Although the term “sensory integration disorders” may sound scientific and enigmatic, each of us has likely experienced some of their dysfunctions. People with SPD can suffer unknowingly throughout their lives by attributing their symptoms to character traits or lifestyle. Sensory Processing Disorder affects many everyday behaviours, which can accumulate and eventually may overwhelm us and cause increasing dysfunction.
No doubt we have at some time encountered a person who was considered an “introvert” in the company and avoided crowds and conversations with strangers. They also might be considered “clumsy”, constantly letting something out of their hands or stumbling over what was under their feet or even “fidgety”, who cannot sit still and focus on the conversation. Such seemingly ordinary character traits do not always result from individual predispositions or conditions but may be a sign of sensory disorders, i.e. a malfunction of the nervous system.
No emotional control
Sensory disorders in adults largely focus on sensory overactivity, which weakens the ability to regulate and control emotions. In this way, the emotional and social competences are lowered, related to lowering mood, withdrawing from contacts with others. Alternatively, a person might display growing irritation, aggression and impulsiveness disproportionate to the situation. Examples of behaviours or tendencies will be, for example:
– avoiding certain fabrics or styles (wool, turtleneck),
– a great reluctance to stand in a queue or stay in crowded places,
– fear of travelling by lift or plane,
– travel sickness,
– sensitivity to some sounds or background sounds, sensitivity to noise,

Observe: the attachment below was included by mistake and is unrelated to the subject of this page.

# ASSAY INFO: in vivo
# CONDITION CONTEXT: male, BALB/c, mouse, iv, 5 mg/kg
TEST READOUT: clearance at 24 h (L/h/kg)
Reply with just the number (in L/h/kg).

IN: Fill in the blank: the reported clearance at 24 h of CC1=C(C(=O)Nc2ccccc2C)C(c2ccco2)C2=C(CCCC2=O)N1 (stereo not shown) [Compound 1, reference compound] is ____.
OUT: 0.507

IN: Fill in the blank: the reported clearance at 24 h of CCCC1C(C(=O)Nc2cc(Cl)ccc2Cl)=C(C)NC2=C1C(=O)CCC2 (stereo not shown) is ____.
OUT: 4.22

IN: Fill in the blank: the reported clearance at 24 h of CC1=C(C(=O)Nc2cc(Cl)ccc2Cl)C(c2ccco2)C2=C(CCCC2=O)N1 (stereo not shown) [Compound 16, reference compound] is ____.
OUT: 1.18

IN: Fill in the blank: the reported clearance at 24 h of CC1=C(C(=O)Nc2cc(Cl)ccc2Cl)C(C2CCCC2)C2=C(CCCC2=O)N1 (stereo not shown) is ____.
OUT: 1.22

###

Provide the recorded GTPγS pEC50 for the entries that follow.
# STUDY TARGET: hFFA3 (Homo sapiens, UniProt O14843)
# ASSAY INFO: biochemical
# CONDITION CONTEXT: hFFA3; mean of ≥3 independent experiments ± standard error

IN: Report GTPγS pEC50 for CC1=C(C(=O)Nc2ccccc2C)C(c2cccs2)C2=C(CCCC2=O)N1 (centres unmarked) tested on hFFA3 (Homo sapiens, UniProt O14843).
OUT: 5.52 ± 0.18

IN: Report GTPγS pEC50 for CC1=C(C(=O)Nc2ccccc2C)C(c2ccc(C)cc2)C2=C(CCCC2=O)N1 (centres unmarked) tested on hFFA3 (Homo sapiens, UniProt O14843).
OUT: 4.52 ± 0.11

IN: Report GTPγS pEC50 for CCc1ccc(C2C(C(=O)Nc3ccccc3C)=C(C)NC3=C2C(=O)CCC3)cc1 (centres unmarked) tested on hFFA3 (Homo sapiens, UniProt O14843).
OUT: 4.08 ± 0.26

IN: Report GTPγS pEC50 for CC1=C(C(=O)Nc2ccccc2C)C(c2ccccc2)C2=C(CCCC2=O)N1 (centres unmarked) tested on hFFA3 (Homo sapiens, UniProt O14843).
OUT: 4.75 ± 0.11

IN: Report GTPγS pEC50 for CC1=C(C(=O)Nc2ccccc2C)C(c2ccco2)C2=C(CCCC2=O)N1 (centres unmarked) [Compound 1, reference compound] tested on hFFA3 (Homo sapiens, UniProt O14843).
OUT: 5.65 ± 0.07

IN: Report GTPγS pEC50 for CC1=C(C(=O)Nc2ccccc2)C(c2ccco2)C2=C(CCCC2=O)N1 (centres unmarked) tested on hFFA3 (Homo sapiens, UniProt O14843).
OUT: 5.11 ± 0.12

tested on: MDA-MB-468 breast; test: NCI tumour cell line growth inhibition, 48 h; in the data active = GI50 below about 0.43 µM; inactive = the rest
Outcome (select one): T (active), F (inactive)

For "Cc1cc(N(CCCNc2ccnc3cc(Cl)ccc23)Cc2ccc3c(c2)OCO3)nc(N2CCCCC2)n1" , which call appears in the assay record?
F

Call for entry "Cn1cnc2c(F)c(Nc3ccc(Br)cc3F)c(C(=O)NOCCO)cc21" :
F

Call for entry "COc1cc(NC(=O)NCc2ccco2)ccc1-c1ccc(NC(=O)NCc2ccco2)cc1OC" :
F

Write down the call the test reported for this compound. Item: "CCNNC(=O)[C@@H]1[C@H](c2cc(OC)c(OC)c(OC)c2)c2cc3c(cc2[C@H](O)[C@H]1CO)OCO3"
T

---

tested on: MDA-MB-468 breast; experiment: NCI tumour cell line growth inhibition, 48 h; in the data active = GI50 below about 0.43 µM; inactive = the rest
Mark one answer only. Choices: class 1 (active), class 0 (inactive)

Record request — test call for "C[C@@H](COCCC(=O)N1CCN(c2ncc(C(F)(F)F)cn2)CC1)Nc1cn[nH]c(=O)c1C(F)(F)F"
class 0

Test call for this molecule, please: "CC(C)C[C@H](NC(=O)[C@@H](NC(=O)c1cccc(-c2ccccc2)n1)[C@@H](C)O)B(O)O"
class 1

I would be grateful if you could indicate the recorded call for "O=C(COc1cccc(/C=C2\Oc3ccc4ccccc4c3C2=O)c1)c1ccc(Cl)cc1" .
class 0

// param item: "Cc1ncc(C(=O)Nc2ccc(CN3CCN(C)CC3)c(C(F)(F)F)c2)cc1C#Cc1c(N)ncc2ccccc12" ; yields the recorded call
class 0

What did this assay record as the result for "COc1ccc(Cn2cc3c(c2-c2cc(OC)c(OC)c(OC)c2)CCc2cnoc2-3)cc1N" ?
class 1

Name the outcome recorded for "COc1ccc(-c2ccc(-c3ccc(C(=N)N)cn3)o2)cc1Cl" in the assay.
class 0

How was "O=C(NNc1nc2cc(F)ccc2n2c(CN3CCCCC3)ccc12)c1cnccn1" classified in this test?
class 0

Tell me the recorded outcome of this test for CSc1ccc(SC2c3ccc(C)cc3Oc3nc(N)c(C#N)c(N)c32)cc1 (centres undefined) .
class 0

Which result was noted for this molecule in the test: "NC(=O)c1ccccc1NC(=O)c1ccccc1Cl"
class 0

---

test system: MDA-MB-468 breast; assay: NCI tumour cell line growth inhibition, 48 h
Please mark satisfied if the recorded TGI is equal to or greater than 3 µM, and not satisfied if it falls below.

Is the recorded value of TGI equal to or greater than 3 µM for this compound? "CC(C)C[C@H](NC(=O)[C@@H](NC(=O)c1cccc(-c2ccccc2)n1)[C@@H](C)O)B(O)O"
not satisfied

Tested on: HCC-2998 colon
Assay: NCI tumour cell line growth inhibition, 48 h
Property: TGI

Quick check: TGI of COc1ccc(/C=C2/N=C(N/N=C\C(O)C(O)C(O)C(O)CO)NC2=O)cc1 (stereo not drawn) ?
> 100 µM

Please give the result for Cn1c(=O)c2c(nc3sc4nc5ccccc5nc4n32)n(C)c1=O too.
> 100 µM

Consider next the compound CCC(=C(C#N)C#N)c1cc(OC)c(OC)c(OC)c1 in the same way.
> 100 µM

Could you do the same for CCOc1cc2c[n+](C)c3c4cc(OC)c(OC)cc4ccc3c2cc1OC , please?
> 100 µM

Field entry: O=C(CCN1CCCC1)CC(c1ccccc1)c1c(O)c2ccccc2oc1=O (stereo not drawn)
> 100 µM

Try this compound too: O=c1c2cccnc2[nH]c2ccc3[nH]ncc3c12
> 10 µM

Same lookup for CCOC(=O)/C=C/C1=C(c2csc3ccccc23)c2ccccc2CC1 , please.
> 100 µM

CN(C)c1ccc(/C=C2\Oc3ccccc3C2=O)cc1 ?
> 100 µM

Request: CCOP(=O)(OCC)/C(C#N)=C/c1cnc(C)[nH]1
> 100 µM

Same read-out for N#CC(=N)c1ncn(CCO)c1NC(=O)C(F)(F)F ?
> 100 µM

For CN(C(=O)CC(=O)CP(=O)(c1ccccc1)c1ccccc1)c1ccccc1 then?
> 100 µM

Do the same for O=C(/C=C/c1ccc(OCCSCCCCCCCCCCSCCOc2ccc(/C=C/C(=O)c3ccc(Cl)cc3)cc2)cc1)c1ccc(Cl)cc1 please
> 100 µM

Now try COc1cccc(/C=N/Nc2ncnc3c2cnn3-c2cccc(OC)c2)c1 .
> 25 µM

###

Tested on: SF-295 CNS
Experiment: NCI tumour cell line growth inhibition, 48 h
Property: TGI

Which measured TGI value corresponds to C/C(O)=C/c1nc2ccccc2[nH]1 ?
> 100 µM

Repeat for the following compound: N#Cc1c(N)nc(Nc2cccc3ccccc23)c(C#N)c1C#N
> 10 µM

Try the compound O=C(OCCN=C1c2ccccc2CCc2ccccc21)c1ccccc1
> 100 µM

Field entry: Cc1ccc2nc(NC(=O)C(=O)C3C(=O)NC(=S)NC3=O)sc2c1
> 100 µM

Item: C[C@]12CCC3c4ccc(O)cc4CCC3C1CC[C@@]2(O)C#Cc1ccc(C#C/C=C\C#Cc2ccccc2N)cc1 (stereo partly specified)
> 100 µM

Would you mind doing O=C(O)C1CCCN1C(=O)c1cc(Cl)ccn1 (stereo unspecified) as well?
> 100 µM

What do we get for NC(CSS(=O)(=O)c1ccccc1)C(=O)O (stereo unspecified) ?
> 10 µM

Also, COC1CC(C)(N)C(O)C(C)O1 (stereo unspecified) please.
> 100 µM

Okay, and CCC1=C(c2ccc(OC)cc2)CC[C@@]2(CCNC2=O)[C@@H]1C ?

– problems with keeping balance, controlling movements,
– problems with the operation of machines or electronic devices (or reluctance to perform such tasks),
– low self-esteem, self-image as a clumsy person,
– lack of attention to diet and eating habits.
Research shows that the inability to correctly interpret sensory information from the environment can result in problems performing routine or everyday activities, the organization of free time or creating relationships. Such disorders also affect the professional, family and emotional areas, leading to a deterioration of mental well-being, increasing stress or anxiety.
How to regain control?
An adult, who knows his abilities and limitations, can consciously avoid situations that produce stimuli that is particularly unpleasant for him or cause disorganization in his behaviour. Both children and adults should use methods of silencing, meditation or sensory exercises, in order to regain control over emotions and eventually achieve more effective daily functioning.
The use of classic therapy and sensory therapy, including using a weighted blanket, is also effective. At first, the sensory blanket, i.e. the weighted blanket, was a tool used in childhood disorders such as ADHD, ADD, autism, Asperger’s syndrome, Down’s syndrome or anxiety disorders. Today, they are also used successfully in combating insomnia, the effects of chronic stress or fatigue, in sleep disorders, anxiety and neurotic disorders, problems with concentration or controlling emotions. Furthermore, its effectiveness is confirmed both in the case of children and adults, however, due to the construction of the duvet or a weighted blanket, each user should have a blanket adapted to their physical conditions (the weight of the duvet insert is adjusted to the weight and height of the user).